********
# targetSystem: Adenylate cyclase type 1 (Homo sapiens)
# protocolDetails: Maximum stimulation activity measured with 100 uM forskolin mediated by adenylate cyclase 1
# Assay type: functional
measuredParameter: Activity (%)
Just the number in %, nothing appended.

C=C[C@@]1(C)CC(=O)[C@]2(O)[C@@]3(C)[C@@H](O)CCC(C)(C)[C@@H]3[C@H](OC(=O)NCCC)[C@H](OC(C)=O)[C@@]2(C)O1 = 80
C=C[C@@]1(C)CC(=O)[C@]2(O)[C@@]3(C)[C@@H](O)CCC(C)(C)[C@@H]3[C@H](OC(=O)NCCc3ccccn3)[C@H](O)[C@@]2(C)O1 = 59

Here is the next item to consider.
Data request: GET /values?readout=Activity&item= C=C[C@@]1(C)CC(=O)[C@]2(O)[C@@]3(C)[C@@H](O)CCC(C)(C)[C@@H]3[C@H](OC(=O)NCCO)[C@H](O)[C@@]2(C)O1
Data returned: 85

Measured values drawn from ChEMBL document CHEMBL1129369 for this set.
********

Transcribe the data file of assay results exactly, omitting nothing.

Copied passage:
# targetSystem: Adenylate cyclase type 1 (Homo sapiens)
# protocolDetails: Maximum stimulation activity measured with 100 uM forskolin mediated by adenylate cyclase 1
# Assay type: functional
measuredParameter: Activity (%)
Just the number in %, nothing appended.

C=C[C@@]1(C)CC(=O)[C@]2(O)[C@@]3(C)[C@@H](O)CCC(C)(C)[C@@H]3[C@H](OC(=O)NCCC)[C@H](OC(C)=O)[C@@]2(C)O1 = 80
C=C[C@@]1(C)CC(=O)[C@]2(O)[C@@]3(C)[C@@H](O)CCC(C)(C)[C@@H]3[C@H](OC(=O)NCCc3ccccn3)[C@H](O)[C@@]2(C)O1 = 59

Here is the next item to consider.
Data request: GET /values?readout=Activity&item= C=C[C@@]1(C)CC(=O)[C@]2(O)[C@@]3(C)[C@@H](O)CCC(C)(C)[C@@H]3[C@H](OC(=O)NCCO)[C@H](O)[C@@]2(C)O1
Data returned: 85

Measured values drawn from ChEMBL document CHEMBL1129369 for this set.